Born in 1933, author and self-styled “radical dissident” William Blum was an employee at the U.S. State Department in the mid-1960s. He now identifies himself as a former anti-communist whose dream of becoming a foreign-service officer was shattered by what he viewed as America’s immoral prosecution of the Vietnam War. After resigning from the State Department in 1967 because of his opposition to that war, Blum helped establish the Washington Free Press, a now-defunct far-left alternative newspaper. In 1969 he published an expose revealing the names and addresses of more than 200 CIA employees.
In the early 1970s, Blum worked as a freelance journalist and covered the socialist rule of Chilean President Salvador Allende. In the mid-Seventies, Blum traveled to London and collaborated on a book with Philip Agee, the former CIA agent-turned-communist who publicly identified hundreds of American CIA agents. Since that time, Blum has become a prominent writer in the milieu of anti-American literature.
Blum considers the United States to be the world’s leading agent of terrorism and the single greatest threat to international harmony. In his 1995 polemic Killing Hope: U.S. Military and CIA Interventions Since World War II, he portrayed America’s foreign interventions between 1945 and 1994 aggregately as an unacknowledged “American holocaust,” the societal denial of which “put the denial of the Nazi one to shame…”
In the same book, Blum disparaged the first Gulf War as a “desert Holocaust” and blamed Iraq’s post-war domestic ills on the American trade embargo. Noam Chomsky called Killing Hope “far and away the best book on the topic,” and Blum worked with film director Oliver Stone in an effort to turn it into a movie; that project was never completed.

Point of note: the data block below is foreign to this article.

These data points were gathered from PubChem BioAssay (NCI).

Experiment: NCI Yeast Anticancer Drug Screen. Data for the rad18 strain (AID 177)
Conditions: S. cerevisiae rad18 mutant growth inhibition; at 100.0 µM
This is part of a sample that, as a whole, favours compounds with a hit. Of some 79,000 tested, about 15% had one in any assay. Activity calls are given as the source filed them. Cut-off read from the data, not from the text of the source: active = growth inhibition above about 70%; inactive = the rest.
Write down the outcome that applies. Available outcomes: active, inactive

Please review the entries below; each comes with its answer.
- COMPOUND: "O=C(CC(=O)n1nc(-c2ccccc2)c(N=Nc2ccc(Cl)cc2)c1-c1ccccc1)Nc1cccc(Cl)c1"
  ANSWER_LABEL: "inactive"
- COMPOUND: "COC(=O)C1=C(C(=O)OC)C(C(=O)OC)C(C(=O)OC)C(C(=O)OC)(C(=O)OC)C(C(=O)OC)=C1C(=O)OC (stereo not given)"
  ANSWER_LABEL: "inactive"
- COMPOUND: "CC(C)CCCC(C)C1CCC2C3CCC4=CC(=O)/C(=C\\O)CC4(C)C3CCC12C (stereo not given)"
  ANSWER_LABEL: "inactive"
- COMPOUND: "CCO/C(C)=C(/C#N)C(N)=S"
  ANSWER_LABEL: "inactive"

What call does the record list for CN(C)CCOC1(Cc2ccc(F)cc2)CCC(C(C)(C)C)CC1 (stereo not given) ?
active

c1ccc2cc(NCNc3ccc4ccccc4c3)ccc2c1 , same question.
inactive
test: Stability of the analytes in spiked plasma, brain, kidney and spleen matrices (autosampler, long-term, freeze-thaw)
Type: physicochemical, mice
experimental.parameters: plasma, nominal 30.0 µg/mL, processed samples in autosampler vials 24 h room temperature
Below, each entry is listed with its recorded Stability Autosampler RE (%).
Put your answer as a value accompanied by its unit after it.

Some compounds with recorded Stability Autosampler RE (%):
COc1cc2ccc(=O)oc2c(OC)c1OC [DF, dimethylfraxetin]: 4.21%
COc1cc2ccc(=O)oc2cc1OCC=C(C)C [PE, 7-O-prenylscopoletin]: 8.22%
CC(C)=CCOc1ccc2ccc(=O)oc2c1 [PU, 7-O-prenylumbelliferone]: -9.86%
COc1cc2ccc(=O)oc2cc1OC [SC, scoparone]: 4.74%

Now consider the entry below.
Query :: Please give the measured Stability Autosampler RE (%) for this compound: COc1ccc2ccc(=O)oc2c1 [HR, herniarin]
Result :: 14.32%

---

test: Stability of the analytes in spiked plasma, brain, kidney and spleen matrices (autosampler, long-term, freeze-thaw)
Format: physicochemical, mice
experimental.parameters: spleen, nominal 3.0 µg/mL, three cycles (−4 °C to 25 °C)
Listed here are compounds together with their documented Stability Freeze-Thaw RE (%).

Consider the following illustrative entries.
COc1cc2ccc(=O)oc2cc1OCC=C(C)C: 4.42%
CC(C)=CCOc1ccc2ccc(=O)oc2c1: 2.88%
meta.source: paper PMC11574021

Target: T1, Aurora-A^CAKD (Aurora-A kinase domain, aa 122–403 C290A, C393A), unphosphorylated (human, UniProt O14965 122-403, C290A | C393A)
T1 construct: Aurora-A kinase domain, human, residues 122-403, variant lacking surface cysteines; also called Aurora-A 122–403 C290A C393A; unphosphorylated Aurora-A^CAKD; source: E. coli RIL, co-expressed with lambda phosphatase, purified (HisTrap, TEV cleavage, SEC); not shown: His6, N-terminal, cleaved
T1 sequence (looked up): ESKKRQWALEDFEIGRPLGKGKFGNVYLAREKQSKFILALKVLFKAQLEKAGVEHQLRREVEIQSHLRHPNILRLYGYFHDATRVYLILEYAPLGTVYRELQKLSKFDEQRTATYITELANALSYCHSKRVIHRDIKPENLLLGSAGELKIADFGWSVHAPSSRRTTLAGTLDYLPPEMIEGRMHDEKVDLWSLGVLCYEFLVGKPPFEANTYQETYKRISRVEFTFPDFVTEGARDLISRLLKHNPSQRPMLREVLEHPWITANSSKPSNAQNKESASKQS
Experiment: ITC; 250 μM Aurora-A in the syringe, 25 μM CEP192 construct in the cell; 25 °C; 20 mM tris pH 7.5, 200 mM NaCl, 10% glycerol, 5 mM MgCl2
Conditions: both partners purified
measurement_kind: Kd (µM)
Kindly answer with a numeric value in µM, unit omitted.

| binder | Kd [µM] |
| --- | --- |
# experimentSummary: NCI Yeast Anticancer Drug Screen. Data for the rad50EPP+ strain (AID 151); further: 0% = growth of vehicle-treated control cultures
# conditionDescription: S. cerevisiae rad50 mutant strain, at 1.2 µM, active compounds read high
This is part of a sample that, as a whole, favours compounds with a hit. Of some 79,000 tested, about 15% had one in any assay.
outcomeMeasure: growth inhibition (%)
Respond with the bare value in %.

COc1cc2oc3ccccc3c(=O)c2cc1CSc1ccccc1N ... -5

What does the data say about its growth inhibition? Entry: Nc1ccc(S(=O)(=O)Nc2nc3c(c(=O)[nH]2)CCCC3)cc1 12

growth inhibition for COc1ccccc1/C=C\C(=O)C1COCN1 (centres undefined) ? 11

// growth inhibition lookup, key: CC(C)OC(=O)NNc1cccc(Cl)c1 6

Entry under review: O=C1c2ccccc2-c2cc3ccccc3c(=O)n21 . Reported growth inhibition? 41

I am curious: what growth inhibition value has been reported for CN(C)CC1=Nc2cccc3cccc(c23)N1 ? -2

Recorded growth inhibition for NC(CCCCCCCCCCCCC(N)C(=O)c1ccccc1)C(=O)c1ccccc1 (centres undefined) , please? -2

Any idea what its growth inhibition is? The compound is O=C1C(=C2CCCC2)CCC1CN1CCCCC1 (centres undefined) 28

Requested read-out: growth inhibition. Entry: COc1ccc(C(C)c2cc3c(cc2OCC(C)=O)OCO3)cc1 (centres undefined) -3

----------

Since April 2003, Blum has produced a monthly Internet newsletter titled Anti-Empire Report (subtitled Some Things You Need to Know Before the World Ends), which assails what Blum calls the “onslaught” of American “Empire” and its intellectual architects in the “imperial mafia.”
Modern-day America, in Blum’s estimation, is the moral avatar of Nazi Germany. In his 2004 collection of essays, Freeing the World to Death: Essays on the American Empire, Blum likened the 2003 U.S. invasion of Iraq to the Nazi invasion of Poland in 1939. By extension, he likened the Iraqi insurgency to the German resistance against Nazi rule between 1933 and 1945, and he compared President George W. Bush to Adolph Hitler.
Blum’s serial fulminations against the United States have won him devoted readers among America’s enemies. Most notably, in a January 2006 audiotape Osama bin Laden praised Blum’s Rogue State as a “useful” book. Bin Laden also quoted another of Blum’s books, which argued that the only way to prevent terrorist attacks was for the United States to “apologize” to the “victims of American imperialism.”
Blum pronounced himself “glad” of bin Laden’s endorsement, saying, “This is almost as good as being an Oprah [Winfrey] book.” Blum attributed bin Laden’s approval of his work to the al Qaeda leader’s conviction that “anti-American terrorism arises from the behavior of U.S. foreign policy.” Explained Blum: “I think bin Laden shares that view, and that is why I’m not repulsed by his embrace of my book, because that is one of my major themes.”
Bin Laden’s positive review of Rogue State propelled the book from a ranking of 209,000 on Amazon.com’s sales list to number 12. Television talk show host Keith Olbermann invited Blum onto his program and praised him for explaining the “logic behind the behavior behind Osama bin Laden.”